Visits Updated frequently
|The New Hampshire Primary is set for Tuesday Jan. 27, 2004. "Granite Staters are tough but fair with those who would be President. Toward the end of the race, when the temperature gets colder and the campaigning gets hotter, it takes dedication to survive. Here is democracy at its best, for it takes more than a big bankroll or name recognition to impress us." --Nackey Loeb|
Granite State at a Glance
General: State of New Hampshire | The New Hampshire Almanac | nh.com
(2000): 1,235,786 U.S.
Government: 10 counties, 13
municipalities, 223 towns and 22 unincorporated places. Cities
Political: New Hampshire Democratic Party | New Hampshire Republican State Committee | Libertarian Party of New Hampshire | New Hampshire Greens| politicsNH.com | Politics1.com | New Hampshire Department of State | P2000 NH Primary Page
Economy: NH Employment Security
|Visit Early and Often
New Hampshirites tend to get a little blasé about the presidential candidates who troop through their state. A cartoon by the Concord Monitor's Mike Marland captures some of this sentiment. The drawing shows an electronic clock and temperature indicator like one finds on the signs in front of some banks. However, in addition to the "Time" and "Temperature" settings, there is a third setting: "Presidential Candidate Visiting the State Today."
Presidential hopefuls visit New Hampshire early and often, sometimes starting within months of the last election. The pace quickens following the mid-term congressional elections. In the year before the primary, the odds are good that on any given day a presidential candidate will be in the state, or, if not, there will be news about a visit that occurred yesterday or will occur tomorrow.
New Hampshire's first in the nation presidential primary has assumed such importance not because of the number of delegates at stake (for example Puerto Rico sends more than twice as many delegates to the Democratic National Convention as does New Hampshire), but because it, along with Iowa, is the "starting block" in the presidential nominating process. A better than expected showing in New Hampshire can boost a candidacy; a poor showing can effectively end a candidacy.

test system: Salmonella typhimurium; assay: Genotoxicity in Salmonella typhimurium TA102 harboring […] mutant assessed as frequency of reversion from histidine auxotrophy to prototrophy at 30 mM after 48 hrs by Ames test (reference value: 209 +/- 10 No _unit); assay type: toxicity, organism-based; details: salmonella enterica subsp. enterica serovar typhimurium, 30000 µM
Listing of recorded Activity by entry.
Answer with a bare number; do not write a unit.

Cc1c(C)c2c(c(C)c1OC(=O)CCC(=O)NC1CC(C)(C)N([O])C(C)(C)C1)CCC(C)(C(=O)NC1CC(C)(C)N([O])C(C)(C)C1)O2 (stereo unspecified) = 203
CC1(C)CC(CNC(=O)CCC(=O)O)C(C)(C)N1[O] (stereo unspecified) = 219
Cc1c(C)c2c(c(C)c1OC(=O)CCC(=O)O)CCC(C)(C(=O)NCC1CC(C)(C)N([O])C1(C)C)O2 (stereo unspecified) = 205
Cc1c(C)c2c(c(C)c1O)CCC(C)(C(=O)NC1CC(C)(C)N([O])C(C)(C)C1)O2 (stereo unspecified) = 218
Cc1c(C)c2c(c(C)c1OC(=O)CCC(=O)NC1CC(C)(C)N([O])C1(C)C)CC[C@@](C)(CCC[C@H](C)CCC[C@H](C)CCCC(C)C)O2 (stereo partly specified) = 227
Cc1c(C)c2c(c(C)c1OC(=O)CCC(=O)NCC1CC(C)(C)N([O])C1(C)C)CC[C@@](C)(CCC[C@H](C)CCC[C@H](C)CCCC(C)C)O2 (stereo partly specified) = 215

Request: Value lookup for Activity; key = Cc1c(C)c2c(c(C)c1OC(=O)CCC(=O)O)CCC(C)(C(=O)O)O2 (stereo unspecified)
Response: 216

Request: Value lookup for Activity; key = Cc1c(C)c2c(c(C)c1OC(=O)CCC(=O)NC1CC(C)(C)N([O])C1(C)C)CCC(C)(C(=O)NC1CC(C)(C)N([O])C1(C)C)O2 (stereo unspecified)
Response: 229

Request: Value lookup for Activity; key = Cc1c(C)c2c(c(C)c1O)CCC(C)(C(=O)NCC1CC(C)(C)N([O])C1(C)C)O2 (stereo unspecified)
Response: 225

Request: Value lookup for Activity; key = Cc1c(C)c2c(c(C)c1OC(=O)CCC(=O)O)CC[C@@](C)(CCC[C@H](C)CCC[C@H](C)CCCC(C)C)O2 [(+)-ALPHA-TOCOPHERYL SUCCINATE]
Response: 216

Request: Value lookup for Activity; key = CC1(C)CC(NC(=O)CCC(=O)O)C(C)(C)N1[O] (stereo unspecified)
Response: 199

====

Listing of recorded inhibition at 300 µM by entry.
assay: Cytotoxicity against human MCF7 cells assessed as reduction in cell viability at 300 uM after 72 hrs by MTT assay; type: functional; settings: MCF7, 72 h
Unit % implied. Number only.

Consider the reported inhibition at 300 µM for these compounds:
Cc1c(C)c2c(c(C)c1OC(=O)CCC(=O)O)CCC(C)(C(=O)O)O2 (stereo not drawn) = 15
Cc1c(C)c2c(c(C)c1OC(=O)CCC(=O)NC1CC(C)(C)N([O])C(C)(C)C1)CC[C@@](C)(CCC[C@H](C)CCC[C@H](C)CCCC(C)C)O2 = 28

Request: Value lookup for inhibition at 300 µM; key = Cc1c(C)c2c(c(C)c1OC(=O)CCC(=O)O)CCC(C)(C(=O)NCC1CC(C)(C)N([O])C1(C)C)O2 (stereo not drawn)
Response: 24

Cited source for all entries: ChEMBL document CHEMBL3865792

Retail politics means making the rounds at Lincoln Day or Jefferson-Jackson dinners, delivering speeches to Rotary Clubs and party groups, and speaking with New Hampshirites in cafes, in school auditoriums and in their homes. It means attending numerous candidate forums. It means walking down Main Street, throwing an axe at a county fair or riding a dog sled or tapping a maple tree. Visit by visit, in beautiful fall New England days and in mucky snow storms, the candidates woo voters from Coos to the sea.
They must also work to gain support of activists and elected officials who are critical to building an organization. There are many elected officials for candidates to choose from; the House of Representatives alone has 400 members, making it the largest of any state in the nation. As the year progresses, candidates open up state headquarters. The first television ads will likely appear in summer 2003. In the fall and winter of 2003 various candidate forums will be held and there will be a few debates. One or more of the candidates may not be able to generate enough support and end up pulling out of the race before the primary. In the closing weeks of the primary busloads of young supporters from around the country come in to help their favored candidates, and the media attention ratchets up. Finally, on primary day, January 27, 2004, with the eyes of the nation upon them, somewhere around 300,000 New Hampshirites will turn out at the polls (in 2000, with competitive primaries in both parties, 238,606 Republicans and 154,639 Democrats voted), and by their votes determine which candidates will go on, and which will not.
Nonetheless, there are always concerns about the future and health of the New Hampshire primary. New Hampshire's special position is not without critics (see for example the Nov. 2001 resolution (PDF) of the Michigan Democratic Party). Other states have on occasion attempted to impinge on the Granite State's first status. In-state observers keep a close watch on its pulse. For example, during the 2000 primary, Concord Monitor editor Mike Pride voiced qualms about the big media presence. "They're getting here sooner and sooner, so if somebody, a candidate, shows up… there's forty cameras around."
Copyright © 2001, 2002, 2003, 2004 Eric M. Appleman/Democracy in Action.